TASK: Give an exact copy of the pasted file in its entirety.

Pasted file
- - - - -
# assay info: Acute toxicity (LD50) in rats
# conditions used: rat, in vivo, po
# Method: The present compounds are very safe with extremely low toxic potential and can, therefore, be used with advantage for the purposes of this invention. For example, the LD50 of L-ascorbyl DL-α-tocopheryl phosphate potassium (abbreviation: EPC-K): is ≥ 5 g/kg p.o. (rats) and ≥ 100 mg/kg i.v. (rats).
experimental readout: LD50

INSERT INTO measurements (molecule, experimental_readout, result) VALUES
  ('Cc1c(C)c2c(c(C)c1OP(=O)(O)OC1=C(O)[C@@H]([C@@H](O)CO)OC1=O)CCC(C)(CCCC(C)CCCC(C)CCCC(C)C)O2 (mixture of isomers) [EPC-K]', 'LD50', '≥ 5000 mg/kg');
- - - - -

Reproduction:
# assay info: Acute toxicity (LD50) in rats
# conditions used: rat, in vivo, po
# Method: The present compounds are very safe with extremely low toxic potential and can, therefore, be used with advantage for the purposes of this invention. For example, the LD50 of L-ascorbyl DL-α-tocopheryl phosphate potassium (abbreviation: EPC-K): is ≥ 5 g/kg p.o. (rats) and ≥ 100 mg/kg i.v. (rats).
experimental readout: LD50

INSERT INTO measurements (molecule, experimental_readout, result) VALUES
  ('Cc1c(C)c2c(c(C)c1OP(=O)(O)OC1=C(O)[C@@H]([C@@H](O)CO)OC1=O)CCC(C)(CCCC(C)CCCC(C)CCCC(C)C)O2 (mixture of isomers) [EPC-K]', 'LD50', '≥ 5000 mg/kg');